FCC Plans to Nix Wireless Network That May Jam GPS — But Boaters’ Help is Still Needed

Byline: Louis Gerlinger/Log News Service

 

ALEXANDRIA, Va. (LOG NEWS SERVICE) — Finally some good news from Washington, at least for boaters, pilots and other Global Positioning System (GPS) users: The Federal Communication Commission announced Feb.14 that it plans to kill a proposal to build a new national high-speed wireless network after concluding that it would in some cases jam personal-navigation and other GPS devices.

In a public notice, (DA 12-214) dated Feb. 15, the FCC invited public comment no later than March 1 on its plan to revoke LightSquared’s conditional permit after a federal agency that coordinates wireless signals, the National Telecommunications and Information Administration, concluded there is no way to eliminate its risk of interference with the GPS satellite-based navigation system.

In a motion filed Feb. 23, LightSquared requested that it and other parties have until March 30 to file comments. On Feb. 29, the FCC issued an order granting, in part, Light Squared’s motion for an extension of time for filing comments — but only to March 16.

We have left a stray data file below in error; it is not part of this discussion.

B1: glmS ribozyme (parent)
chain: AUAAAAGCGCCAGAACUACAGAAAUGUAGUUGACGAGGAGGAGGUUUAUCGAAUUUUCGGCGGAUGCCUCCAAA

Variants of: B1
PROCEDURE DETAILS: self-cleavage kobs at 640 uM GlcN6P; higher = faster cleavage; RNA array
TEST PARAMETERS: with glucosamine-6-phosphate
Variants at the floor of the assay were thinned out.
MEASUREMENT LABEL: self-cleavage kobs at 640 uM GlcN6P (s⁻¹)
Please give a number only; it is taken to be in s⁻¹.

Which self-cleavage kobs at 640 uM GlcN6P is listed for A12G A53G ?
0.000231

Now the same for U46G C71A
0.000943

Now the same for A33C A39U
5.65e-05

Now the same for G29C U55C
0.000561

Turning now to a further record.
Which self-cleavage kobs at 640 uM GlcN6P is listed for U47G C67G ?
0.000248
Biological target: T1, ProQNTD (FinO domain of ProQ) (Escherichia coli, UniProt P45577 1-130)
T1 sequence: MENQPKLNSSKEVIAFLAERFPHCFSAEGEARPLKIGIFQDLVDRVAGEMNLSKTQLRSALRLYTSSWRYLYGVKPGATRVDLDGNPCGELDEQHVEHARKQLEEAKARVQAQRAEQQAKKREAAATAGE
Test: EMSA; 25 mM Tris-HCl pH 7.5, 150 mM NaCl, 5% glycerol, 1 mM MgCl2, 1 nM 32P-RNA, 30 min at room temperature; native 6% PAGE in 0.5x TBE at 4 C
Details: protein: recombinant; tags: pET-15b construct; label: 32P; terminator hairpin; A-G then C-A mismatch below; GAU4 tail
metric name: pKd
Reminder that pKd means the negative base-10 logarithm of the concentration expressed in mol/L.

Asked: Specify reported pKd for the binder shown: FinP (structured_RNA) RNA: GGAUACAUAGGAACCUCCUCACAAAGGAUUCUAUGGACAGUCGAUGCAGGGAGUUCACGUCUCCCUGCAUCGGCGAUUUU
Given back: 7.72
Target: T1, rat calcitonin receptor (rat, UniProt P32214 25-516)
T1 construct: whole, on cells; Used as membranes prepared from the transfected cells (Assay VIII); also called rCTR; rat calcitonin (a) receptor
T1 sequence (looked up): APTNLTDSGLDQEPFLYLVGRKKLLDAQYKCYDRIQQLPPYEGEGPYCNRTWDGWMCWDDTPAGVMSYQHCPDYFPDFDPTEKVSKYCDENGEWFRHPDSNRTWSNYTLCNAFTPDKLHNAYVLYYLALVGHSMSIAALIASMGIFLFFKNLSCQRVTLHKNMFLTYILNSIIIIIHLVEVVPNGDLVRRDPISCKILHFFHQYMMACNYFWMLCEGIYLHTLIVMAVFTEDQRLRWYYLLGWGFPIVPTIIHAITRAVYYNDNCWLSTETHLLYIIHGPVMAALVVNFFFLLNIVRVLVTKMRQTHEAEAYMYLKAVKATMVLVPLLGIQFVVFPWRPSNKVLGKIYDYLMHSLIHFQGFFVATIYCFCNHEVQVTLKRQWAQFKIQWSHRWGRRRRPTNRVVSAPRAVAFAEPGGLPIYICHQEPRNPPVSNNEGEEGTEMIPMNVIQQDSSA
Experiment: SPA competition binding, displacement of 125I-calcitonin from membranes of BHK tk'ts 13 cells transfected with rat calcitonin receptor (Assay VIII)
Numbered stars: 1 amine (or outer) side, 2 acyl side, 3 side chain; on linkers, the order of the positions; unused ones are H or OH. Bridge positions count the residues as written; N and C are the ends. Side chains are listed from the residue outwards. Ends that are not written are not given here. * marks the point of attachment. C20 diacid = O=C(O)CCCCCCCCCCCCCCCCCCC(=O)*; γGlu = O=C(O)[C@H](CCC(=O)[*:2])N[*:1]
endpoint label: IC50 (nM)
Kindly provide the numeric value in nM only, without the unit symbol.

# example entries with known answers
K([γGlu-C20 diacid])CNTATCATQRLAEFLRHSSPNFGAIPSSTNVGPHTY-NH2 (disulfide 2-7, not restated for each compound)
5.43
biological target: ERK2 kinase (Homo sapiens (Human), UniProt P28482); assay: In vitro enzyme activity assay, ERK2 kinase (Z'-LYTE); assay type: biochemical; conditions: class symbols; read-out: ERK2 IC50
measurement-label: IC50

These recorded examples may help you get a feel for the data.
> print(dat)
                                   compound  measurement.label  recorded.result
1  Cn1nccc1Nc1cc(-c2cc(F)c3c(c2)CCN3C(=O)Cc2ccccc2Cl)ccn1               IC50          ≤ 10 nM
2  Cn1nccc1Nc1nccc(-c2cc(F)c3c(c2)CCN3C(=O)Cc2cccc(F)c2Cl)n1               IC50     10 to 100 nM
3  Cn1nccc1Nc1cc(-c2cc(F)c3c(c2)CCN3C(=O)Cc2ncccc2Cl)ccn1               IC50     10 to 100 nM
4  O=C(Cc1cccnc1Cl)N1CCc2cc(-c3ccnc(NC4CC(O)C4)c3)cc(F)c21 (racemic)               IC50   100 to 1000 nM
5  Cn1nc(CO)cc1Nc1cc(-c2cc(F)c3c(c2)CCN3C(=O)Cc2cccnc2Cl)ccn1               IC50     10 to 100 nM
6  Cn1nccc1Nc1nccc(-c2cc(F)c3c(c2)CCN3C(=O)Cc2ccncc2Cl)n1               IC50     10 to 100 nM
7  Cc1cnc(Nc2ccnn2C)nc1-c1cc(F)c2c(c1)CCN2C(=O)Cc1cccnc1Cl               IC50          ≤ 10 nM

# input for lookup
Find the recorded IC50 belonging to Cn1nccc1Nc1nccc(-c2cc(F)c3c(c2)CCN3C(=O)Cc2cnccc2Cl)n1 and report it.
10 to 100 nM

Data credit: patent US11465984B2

The Boat Owners’ Association of the U.S. (BoatU.S) said in a release March 1 that it “continues to urge boaters and all users of GPS to submit comments to the FCC, to ensure the nation’s system of global positioning devices keeps Americans safely on course.”

“At every turn, LightSquared has proven its resiliency to delay the inevitable,” Margaret Podlich, president of BoatU.S. said.             “This latest move is no surprise, and we hope the additional two weeks gives GPS users the chance to have their voice heard,” Podlich said.

“Even if you wrote last summer, please take a few minutes now and write the FCC, asking them to protect the GPS signal by saying ‘no’ to LightSquared’s current proposal,” Podlich said.

Comments can be submitted directly to the FCC by selecting “Proceeding Number 11-109,” using its online comment form at http://apps.fcc.gov/ecfs/hotdocket/list.

Podlich asked boaters to include in your message how you use GPS in your life; what would happen to your business or personal life if GPS became unavailable or unreliable; that all studies show LightSquared’s proposed network would cause interference and that there are no remedies; that you rely on the FCC to protect the integrity of the GPS signal; and that you support the FCC’s recommendation to stop LightSquared’s current proposal.

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